I happened to find myself again in my home town of Valencia, in Eastern Spain, a few weeks ago, in February. During my stay I was lucky to catch a number of temporary photography exhibitions, all very different from each other but all extremely interesting. These exhibitions are still ongoing and I wholeheartedly recommend them to any photography lovers who happen to be in the area.
Upon arrival I was lucky enough to be offered an invitation to the opening of the Valencia edition of the World Press Photo 2017 exhibition. The World Press Photo Foundation came to exist in 1955, when a group of Dutch photographers organised a contest to make their work known worldwide. The contest is now a top photojournalism award, with selected single images and series being shown every year in a hundred cities around the world. The organisers insist on the exhibition having exactly the same contents everywhere, with no images omitted regardless of the political situation in the host countries. The Valencia edition is on display at Fundación Chirivella Soriano (a contemporary art venue located in a restored palatial residence at the heart of Valencia's beautiful old town) from 11 February to 12 March 2017. The focus of this year's exhibition is the refugee crisis which has made big headlines in Europe recently but which has long raged in multiple locations worldwide due to a broad spectrum of internal and international conflicts and difficult political situations. Other topics of societal relevance are covered alongside this central issue, and my impression was that it was perceived relevance, rather than outstanding technical achievement or sheer spectacularity, that had been the main criterion in picking the shortlisted works. Unmissable for anyone with a passing interest in photojournalism, and, wherever you are, you can pick the venue closest to you from the World Press Photo website.
Valencia University's Centre Cultural La Nau, located at the institution's original site (also in the old town and within walking distance of Fundación Chirivella Soriano) and featuring an active programme of exhibitions, theatre, music and other cultural activities, is currently hosting as many as three photography-related offerings, well worth a visit if you find yourselves anywhere near the city. El Triomf de la Imatge. El Daguerrotip a Espanya (The Triumph of Image. Daguerreotypes in Spain, 26/01 – 23/04/2017) explores the fascinating history of the introduction of the daguerreotype, the first publicly available photographic process, from France into Spain (and Valencia) in the mid-1800s, with the help of plentiful original images (printed singly on metal plates coated with a layer of photosensitive chemicals), samples of photographic equipment, press clippings, technical manuals and other documentation, and recent daguerreotypes by present-day photographers who have resurrected the technique in order to explore its creative potential. Moving forward in time, 30x30 Railowsky Underground (26/01 – 19/03/2017) is one of a series of exhibitions programmed to celebrate the 30th birthday of the historic Railowsky photography bookshop and art gallery (see my notes on another one of these exhibitions recently held at Museu Valencià de la Il.lustració i de la Modernitat -MuVIM, Museum of Enlightenment and Modernity-). Compact but engrossing, the show presents the work of ten photographers and photojournalists with historic links to Railowsky. Last but not least, I am very pleased to tell you that, due to popular demand, the outstanding exhibition Tot està per fer: València Capital de la República 1936-1937 (Our work lies ahead: València, Capital of the Republic 1936-1937) has been extended to 26 March 2017 (see my original notes here). The show presents fascinating historical materials in an effort to recreate the febrile atmosphere of the desperate struggle between the legitimate Republican government and Fascist rebels known as the Spanish Civil War (1936-1939), once the Republican cabinet moved temporarily from Madrid to Valencia at the end of 1936. The contents of the exhibition include many photographs (and even a few video fragments) which are among the most compelling documents left over from that crucial time in the history of the city and the country. It is worth recalling that another fascinating (if smaller) recent exhibition (La Mirada de Kati Horna: Guerra i Revolució, 1936-1939 / Kati Horna's Gaze: War and Revolution, 1936-1939, 01/12/2016 – 22/01/2017), at Valencia's Centre del Carme (see my notes here), also presented a selection of images from the Civil War shot by this Hungarian photographer, who, like many other artists and intellectuals, made her way to Spain to support the Republic in its ultimately doomed struggle against General Franco's rebels.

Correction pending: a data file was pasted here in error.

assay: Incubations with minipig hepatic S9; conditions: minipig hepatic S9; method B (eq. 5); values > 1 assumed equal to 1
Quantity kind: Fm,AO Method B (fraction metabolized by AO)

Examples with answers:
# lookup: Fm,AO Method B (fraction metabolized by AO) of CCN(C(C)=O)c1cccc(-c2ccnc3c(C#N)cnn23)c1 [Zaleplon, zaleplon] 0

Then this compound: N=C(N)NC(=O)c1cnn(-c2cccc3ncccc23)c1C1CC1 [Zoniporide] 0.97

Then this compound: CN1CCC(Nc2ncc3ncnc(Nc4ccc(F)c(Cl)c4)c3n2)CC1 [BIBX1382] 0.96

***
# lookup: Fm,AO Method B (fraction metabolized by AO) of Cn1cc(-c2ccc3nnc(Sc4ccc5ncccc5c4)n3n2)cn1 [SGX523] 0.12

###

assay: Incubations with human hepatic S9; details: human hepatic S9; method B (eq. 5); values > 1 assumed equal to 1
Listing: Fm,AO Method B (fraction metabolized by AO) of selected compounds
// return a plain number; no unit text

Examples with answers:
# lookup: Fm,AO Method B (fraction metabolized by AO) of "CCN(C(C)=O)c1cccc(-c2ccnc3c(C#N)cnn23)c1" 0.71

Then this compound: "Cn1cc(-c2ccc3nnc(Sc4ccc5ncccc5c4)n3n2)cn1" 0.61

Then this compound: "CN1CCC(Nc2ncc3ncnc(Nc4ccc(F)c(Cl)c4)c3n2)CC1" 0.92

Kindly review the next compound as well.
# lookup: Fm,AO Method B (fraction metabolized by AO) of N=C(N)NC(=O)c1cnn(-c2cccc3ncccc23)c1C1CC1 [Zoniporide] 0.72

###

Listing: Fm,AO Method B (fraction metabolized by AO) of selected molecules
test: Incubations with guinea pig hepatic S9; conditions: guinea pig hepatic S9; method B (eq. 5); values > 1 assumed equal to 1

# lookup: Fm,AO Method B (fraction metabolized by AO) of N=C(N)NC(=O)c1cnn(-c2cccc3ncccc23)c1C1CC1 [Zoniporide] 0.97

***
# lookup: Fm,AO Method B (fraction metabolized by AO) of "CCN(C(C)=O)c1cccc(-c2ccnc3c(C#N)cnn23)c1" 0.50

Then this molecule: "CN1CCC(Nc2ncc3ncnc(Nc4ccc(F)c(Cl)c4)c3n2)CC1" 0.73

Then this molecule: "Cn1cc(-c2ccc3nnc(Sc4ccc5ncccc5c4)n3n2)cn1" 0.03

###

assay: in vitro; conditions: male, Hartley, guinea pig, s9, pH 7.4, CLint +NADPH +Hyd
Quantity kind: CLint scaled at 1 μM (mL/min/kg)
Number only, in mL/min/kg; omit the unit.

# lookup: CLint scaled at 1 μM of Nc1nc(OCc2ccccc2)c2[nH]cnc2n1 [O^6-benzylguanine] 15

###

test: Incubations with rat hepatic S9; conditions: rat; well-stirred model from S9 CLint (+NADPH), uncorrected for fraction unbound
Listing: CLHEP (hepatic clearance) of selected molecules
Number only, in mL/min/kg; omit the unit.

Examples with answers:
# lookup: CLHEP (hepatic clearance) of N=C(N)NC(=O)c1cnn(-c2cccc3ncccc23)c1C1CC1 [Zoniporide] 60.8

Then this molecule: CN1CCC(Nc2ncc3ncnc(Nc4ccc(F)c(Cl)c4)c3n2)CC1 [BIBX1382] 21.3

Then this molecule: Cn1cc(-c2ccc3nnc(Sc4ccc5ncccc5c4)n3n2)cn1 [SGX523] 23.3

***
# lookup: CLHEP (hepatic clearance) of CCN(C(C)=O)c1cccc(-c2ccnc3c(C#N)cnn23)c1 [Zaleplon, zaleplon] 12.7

A first-rate bunch of photography-related offerings in the Valencian capital to celebrate the arrival of Spring. Catch them if you can.